Continuing my series on Verizon FiOS, you may recall from my first post an observation that the ONT has a battery backup for the phone line, but the router would require its own UPS to maintain an Internet connection during a power failure, as would the attached televisions.
I see now this speculation was only that, but in a very negative way. I recently found myself in a position to test this speculation, and was unhappy with what I learned.
It isn't a power issue; it's designed that way
On a recent afternoon, Bocona flipped a light switch in the master bath and a light bulb dramatically failed. The bulb apparently had a hot spot and literally blew out, not only failing the light but also the circuit, tripping a breaker. This breaker controlled the master bath, the master bedroom, the guest bath, and half of the guest bedroom (aka, my office). Bocona, of course, noticed the bulb failure in the master bath and switched to the guest bath, where she discovered the light was also dysfunctional. She did not recognize the power failure, however. She called me to tell me the lights had gone out in both baths, asking me to pick up replacement bulbs on my way home.
When I got home, the story became more complicated. Bocona reported the TV service had failed; all she could watch was shows recorded on the DVR. Both the TV and the DVR functioned fine, but we had no live programming. I asked her to check the TV in the master bedroom while I called Verizon Support to report the outage. Before I got a human on the line, however, she called out to tell me the power was out in the master bedroom.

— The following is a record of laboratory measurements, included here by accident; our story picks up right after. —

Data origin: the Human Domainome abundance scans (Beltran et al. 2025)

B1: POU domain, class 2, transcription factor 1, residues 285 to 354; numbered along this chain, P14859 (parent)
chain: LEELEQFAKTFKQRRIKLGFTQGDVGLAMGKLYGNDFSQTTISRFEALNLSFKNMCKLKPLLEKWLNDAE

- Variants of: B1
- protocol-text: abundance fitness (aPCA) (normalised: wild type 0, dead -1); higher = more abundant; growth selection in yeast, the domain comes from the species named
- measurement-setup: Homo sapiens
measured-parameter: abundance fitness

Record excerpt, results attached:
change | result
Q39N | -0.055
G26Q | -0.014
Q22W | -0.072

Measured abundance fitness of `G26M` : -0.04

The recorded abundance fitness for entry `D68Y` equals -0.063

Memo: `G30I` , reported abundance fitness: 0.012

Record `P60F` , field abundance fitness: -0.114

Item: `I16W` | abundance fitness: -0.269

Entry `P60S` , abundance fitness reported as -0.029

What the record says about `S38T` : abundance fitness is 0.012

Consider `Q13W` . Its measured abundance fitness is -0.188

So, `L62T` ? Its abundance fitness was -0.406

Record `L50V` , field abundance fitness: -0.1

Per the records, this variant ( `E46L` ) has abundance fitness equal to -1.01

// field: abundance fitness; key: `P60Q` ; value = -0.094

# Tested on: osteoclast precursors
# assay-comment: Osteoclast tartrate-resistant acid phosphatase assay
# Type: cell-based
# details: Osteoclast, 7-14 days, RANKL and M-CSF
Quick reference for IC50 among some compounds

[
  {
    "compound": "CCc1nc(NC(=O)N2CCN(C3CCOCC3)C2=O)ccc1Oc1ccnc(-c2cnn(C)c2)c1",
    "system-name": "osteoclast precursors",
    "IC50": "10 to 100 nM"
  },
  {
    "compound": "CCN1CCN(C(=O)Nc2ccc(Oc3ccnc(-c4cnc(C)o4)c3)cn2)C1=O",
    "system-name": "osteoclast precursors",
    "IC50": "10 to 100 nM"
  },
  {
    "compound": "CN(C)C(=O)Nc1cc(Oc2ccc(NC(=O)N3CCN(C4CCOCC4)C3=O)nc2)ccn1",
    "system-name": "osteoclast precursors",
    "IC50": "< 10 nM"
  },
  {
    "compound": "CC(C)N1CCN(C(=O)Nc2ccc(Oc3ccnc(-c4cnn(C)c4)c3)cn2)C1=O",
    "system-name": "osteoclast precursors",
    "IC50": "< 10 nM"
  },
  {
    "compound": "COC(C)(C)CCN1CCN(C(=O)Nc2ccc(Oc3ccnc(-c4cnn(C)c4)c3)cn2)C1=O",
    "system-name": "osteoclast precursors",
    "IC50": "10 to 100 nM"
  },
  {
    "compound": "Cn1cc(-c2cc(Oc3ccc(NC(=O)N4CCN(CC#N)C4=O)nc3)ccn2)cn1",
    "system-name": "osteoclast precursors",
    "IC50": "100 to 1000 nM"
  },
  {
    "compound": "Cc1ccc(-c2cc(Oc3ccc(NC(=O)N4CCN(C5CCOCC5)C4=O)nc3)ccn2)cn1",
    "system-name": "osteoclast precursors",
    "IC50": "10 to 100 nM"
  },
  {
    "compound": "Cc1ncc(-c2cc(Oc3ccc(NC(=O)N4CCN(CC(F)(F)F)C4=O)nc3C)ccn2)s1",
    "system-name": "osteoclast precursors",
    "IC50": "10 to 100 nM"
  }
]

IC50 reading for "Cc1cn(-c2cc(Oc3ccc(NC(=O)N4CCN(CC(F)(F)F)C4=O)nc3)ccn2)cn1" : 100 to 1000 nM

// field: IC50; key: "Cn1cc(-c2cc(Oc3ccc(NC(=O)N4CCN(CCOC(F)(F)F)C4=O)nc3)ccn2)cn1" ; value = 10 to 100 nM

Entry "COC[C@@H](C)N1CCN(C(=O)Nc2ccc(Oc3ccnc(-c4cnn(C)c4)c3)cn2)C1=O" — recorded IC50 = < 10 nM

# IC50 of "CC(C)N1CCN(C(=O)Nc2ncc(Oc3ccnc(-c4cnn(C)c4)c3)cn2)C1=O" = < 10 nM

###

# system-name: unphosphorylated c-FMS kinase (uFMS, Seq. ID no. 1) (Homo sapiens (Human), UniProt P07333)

This got me thinking, and I went to my office. As I expected, everything in my office worked except the power outlet the ONT's power supply was using. The Actiontec router was looking very normal, but the battery backup's status lights showed the ONT was running on battery.
Now, remember, Verizon said the battery backup existed to ensure phone service during a power outage. The phone was working (I had started to use it to call for support), but even though the router had its independent power and was showing good service, the DVR was not receiving a TV signal.
I went to the breaker box and reset the tripped breaker, and returned to my office. The ONT successfully returned to household current. Next we tried the TV, but found no improvement. On a hunch, I power cycled the router, and after a few moments the TV service was restored.
My disappointing conclusion was that investment in UPSes for the router and the TV/set-top boxes would be mostly wasted. The battery backup does exactly what Verizon promises: it permits the ONT to maintain the phone service.
It does not permit the ONT to maintain the TV service, on the possibility I could maintain power to the televisions and set-top boxes. Alas, I did not check the Internet connection, although the experiment would be easy to duplicate.
I'm not crazy about the idea, but there is still, theoretically, another way around this. What I would have to do is put a very good UPS on the power outlet used to feed the ONT, then plug the ONT/battery backup into this UPS. In theory, the ONT would then be unaware of the power failure as long as the UPS functioned, and the ONT wouldn't cut off the other services until the UPS died. In hurricane threatened communities, this might be appropriate, but I'd like to get a power professional's opinion before making the investment... or even better, an opinion from a knowledgeable Verizon FiOS technician (not necessarily equated to Verizon FiOS support).
If I learn anything new, I'll be sure to share. Meanwhile, feel free to visit http://yourworldnews.frayernet.com to share your favorite news and technology links.